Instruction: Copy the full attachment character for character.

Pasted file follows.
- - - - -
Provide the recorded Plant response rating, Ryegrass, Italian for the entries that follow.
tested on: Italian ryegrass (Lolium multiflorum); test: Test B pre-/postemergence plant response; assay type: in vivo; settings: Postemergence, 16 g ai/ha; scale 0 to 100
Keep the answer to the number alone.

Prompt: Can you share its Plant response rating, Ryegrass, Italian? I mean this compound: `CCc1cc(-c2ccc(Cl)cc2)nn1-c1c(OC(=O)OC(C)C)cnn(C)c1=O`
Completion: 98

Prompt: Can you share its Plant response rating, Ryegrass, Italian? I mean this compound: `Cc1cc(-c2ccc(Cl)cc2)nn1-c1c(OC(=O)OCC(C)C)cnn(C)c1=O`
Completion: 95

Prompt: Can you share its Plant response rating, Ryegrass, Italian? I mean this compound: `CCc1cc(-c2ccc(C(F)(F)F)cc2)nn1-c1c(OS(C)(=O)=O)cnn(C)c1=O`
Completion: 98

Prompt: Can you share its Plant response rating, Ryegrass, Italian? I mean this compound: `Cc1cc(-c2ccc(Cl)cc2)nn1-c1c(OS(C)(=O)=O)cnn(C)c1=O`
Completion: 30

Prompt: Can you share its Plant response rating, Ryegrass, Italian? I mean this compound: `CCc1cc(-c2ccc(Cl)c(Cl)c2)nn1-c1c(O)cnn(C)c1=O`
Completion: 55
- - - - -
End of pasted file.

Provide the recorded Plant response rating, Ryegrass, Italian for the entries that follow.
tested on: Italian ryegrass (Lolium multiflorum); test: Test B pre-/postemergence plant response; assay type: in vivo; settings: Postemergence, 16 g ai/ha; scale 0 to 100
Keep the answer to the number alone.

Prompt: Can you share its Plant response rating, Ryegrass, Italian? I mean this compound: `CCc1cc(-c2ccc(Cl)cc2)nn1-c1c(OC(=O)OC(C)C)cnn(C)c1=O`
Completion: 98

Prompt: Can you share its Plant response rating, Ryegrass, Italian? I mean this compound: `Cc1cc(-c2ccc(Cl)cc2)nn1-c1c(OC(=O)OCC(C)C)cnn(C)c1=O`
Completion: 95

Prompt: Can you share its Plant response rating, Ryegrass, Italian? I mean this compound: `CCc1cc(-c2ccc(C(F)(F)F)cc2)nn1-c1c(OS(C)(=O)=O)cnn(C)c1=O`
Completion: 98

Prompt: Can you share its Plant response rating, Ryegrass, Italian? I mean this compound: `Cc1cc(-c2ccc(Cl)cc2)nn1-c1c(OS(C)(=O)=O)cnn(C)c1=O`
Completion: 30

Prompt: Can you share its Plant response rating, Ryegrass, Italian? I mean this compound: `CCc1cc(-c2ccc(Cl)c(Cl)c2)nn1-c1c(O)cnn(C)c1=O`
Completion: 55